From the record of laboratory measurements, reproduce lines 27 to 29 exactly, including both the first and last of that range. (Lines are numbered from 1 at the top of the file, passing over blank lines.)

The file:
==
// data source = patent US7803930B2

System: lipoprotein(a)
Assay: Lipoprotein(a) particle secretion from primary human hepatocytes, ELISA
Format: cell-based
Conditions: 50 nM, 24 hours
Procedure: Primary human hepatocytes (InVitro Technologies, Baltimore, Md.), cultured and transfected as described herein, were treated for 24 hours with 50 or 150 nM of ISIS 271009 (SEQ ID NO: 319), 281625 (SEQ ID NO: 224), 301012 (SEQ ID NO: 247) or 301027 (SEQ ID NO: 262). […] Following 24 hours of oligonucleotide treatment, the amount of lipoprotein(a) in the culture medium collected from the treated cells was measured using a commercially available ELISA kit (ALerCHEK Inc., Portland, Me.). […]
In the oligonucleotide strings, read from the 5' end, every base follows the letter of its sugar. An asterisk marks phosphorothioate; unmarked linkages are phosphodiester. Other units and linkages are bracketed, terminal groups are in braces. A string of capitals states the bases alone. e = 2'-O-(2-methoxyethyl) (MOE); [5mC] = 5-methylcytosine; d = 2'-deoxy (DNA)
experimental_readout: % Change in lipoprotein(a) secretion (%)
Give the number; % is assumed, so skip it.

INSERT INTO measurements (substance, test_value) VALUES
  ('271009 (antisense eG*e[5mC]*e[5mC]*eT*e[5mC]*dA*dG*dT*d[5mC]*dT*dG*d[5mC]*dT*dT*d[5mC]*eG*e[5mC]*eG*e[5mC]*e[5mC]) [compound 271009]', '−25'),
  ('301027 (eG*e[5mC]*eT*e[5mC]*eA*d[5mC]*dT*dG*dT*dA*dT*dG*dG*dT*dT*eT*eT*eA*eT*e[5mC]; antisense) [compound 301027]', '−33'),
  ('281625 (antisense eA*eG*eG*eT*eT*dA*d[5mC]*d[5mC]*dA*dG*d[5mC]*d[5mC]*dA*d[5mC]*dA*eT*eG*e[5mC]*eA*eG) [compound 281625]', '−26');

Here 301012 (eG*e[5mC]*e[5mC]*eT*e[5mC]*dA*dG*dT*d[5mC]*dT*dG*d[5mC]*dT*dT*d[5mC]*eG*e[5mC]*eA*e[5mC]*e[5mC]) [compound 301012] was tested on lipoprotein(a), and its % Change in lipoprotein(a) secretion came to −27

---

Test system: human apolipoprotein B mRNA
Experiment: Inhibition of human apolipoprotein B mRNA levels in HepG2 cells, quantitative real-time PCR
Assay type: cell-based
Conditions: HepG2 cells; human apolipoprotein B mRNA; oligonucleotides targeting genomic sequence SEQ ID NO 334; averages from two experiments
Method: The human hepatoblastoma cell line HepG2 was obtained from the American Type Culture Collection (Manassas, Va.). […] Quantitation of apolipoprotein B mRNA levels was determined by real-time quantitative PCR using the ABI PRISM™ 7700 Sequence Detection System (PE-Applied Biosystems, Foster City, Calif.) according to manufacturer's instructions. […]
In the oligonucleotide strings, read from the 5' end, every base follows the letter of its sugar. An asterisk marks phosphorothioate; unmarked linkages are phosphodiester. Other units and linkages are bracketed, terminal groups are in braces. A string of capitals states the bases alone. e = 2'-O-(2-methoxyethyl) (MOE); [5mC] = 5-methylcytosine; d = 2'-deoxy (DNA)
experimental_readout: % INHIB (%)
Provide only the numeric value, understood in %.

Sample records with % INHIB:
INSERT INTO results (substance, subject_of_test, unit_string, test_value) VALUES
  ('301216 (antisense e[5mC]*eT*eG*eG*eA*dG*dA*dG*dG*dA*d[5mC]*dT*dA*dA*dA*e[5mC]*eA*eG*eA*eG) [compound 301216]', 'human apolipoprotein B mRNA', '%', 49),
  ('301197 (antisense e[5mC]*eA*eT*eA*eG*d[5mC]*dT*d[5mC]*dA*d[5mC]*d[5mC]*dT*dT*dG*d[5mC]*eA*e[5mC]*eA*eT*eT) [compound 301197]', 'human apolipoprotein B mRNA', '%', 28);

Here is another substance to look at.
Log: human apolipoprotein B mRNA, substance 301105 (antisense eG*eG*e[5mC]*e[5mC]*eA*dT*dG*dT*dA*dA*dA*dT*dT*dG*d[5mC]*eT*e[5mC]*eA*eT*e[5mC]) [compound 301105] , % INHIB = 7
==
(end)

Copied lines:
  ('301197 (antisense e[5mC]*eA*eT*eA*eG*d[5mC]*dT*d[5mC]*dA*d[5mC]*d[5mC]*dT*dT*dG*d[5mC]*eA*e[5mC]*eA*eT*eT) [compound 301197]', 'human apolipoprotein B mRNA', '%', 28);

Here is another substance to look at.
Log: human apolipoprotein B mRNA, substance 301105 (antisense eG*eG*e[5mC]*e[5mC]*eA*dT*dG*dT*dA*dA*dA*dT*dT*dG*d[5mC]*eT*e[5mC]*eA*eT*e[5mC]) [compound 301105] , % INHIB = 7